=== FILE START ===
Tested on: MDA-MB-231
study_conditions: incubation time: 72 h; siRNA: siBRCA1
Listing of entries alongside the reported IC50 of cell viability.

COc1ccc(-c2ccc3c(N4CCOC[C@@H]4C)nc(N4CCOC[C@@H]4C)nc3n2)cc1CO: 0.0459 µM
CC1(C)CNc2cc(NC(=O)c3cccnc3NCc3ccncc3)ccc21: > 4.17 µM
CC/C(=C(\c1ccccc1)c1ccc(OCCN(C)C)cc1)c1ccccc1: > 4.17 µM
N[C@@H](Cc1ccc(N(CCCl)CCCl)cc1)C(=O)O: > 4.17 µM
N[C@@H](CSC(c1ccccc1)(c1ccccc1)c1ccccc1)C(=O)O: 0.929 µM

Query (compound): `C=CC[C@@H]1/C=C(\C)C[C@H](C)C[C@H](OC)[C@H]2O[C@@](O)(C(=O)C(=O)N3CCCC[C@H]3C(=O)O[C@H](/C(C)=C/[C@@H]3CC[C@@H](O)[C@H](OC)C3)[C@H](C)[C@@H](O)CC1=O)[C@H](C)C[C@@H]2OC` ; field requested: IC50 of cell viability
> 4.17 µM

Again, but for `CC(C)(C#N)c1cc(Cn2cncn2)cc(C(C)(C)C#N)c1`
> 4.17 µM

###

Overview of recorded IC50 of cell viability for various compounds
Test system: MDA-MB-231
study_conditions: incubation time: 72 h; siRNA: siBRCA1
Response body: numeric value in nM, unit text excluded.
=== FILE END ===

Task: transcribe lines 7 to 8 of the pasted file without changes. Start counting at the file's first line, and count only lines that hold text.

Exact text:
N[C@@H](Cc1ccc(N(CCCl)CCCl)cc1)C(=O)O: > 4.17 µM
N[C@@H](CSC(c1ccccc1)(c1ccccc1)c1ccccc1)C(=O)O: 0.929 µM